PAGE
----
• In another embodiment of the image-receiving sheet of the present invention, the image-receiving resinous layer comprises, as a principal component, a dye-receiving resinous material comprising at least one member selected from polyester resins having a glass transition temperature of from 40°C to 70°C and a modulus of elasticity of 5 x 10⁸ Pa or more at a temperature of 60°C and cross-linked derivatives thereof. This type of image-receiving resinous layer is effective for recording thermally transferred dye images with a high color density at a high printing sensitivity, and has a high resistance to fuse-adhesion to the ink sheet during the printing operation. Also, the resultant recorded images have an excellent stability to heat and light during storage thereof.
  • Preferably, the dye-receiving polyester resin is a polycondensation product of a dicarboxylic acid component comprising at least terephthalic acid with a diol component ethylene glycol and at least one aromatic diol compound, and has a number average molecular weight of 8,000 or more, preferably 20,000 or more.
  • The polyester resin having the above-mentioned specific glass transition temperature of 40°C to 70°C, the specific modulus of elasticity of 5 x 10⁸ Pa or more at a temperature of 60°C, and preferably, a number average molecular weight of 8,000 or more, exhibits an enhanced dye-solubility and dye-diffusibility, and therefore, can be used as the dye-receiving resinous material.
  • Preferably, the above-mentioned polyester resin has a modulus of elasticity of 1 x 10⁹ Pa or more at a temperature of 30°C, and of 1 x 10⁸ Pa or more at a temperature of 80°C.
  • In the preparation of the polyester resin, the aromatic diol compound is preferably selected from bisphenol A-alklylene glycol addition products of the formula:
    Figure imgb0003

    wherein R₁ and R₂ , respectively and independently from each other, represent a member selected from a hydrogen atom and a methyl radical, and m and n represent, respectively and independently from each other, an integer of 1 or more and satisfy the relationship: 2 ≦ (m + n) ≦ 6.
    Figure imgb0004
  • The diol component preferably comprises 50 molar% or more of the aromatic diol compound, the balance consisting of ethylene glycol and at least one other diol compound.
  • The other diol compound is selected from aliphatic glycol compounds, for example, propylene glycol, 1,3-propane diol, 1,4-butane diol, 1,5-pentane diol, 1,6-hexane diol, diethylene glycol and dipropylene glycol, and cycloaliphatic diol compounds, for example, 1,4-cyclohexane dimethanol.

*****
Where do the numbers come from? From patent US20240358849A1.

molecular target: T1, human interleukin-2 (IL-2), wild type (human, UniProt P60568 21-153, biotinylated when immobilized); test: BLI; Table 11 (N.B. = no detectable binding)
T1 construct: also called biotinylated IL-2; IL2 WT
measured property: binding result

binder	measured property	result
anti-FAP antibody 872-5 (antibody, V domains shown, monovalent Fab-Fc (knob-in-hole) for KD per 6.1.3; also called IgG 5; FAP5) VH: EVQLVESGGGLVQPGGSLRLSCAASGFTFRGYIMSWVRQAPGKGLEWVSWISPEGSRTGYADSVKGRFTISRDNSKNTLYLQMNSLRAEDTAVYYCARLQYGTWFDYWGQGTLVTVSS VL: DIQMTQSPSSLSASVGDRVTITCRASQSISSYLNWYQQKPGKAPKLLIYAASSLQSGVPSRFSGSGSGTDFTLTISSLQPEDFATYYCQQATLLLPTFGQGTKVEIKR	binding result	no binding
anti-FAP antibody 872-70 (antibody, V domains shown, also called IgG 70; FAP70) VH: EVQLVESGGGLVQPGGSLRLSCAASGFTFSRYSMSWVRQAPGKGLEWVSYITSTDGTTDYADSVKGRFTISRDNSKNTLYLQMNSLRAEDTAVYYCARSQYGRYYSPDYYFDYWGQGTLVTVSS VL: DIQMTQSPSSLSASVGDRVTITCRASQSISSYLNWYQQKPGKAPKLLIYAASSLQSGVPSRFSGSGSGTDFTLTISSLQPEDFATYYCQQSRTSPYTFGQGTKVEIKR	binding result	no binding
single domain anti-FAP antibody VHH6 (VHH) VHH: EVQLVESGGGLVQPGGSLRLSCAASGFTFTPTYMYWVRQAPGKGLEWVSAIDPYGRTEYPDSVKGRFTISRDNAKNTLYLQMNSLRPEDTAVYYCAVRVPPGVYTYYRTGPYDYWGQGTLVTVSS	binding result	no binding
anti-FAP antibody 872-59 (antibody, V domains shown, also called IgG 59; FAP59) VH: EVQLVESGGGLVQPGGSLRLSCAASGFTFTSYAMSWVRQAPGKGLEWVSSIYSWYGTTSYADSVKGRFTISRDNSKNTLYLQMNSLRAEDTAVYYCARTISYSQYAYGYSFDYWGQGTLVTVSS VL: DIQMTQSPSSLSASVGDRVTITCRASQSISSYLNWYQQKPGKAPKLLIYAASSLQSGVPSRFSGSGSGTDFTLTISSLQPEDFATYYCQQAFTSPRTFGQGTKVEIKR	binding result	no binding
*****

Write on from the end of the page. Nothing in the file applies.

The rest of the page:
• Preferably, the other diol compound is used in an amount of 70 molar% or less, more preferably 10 to 70 molar% based on the molar amount of ethylene glycol.
  • The dicarboxylic acid component preferably comprises 50 molar% or more, preferably 50 to 90 molar%, of terephthalic acid the balance consisting of at least one other dicarboxylic acid.
  • The other dicarboxylic acid can be selected from aromatic dicarboxylic acids other than terephthalic acid, for example, o-phthalic acid, isophthalic acid and 2,6-naphthalene dicarboxylic acid, aliphatic dicarboxylic acids, for example, succinic acid, adipic acid, azelaic acid, sebacic acid, dodecane-dionic acid and dimer acid and cycloaliphatic dicarboxylic acids, for example, 1,4-cyclohexane dicarboxylic acid.
  • The other dicarboxylic acid in the dicarboxylic acid component is present in an amount of 10 to 50 molar%.
  • The molecular weight of the polyester resin can be controlled to a desired value by controlling the molar proportion of the diol component to the dicarboxylic acid component, the purity of the component compounds, the side reactions and the reaction conditions, preferably, temperature and time of the polycondensation procedure.
  • The dye-receiving resinous material usable for the present invention optionally contains, in addition to the above-mentioned polyester resin, at least one solvent-soluble resin in an amount of 30% by weight or less.
  • The additional resin is selected from, for example, other polyester resins, polycarbonate resins, acrylic resins, and polyvinyl acetate resins.
  • The cross-linked polyester resin derivative can be produced by three-dimensionally cross-linking the polyester resins with a cross-linking agent comprising a for example, tolylene diisocyanate. The cross-linking agent has two or more functional radicals, for example, isocyanate radicals, reactive to the polyester resins, and is employed in an amount of 3 to 20 molar equivalents of the functional radicals per mole of the polyester resins.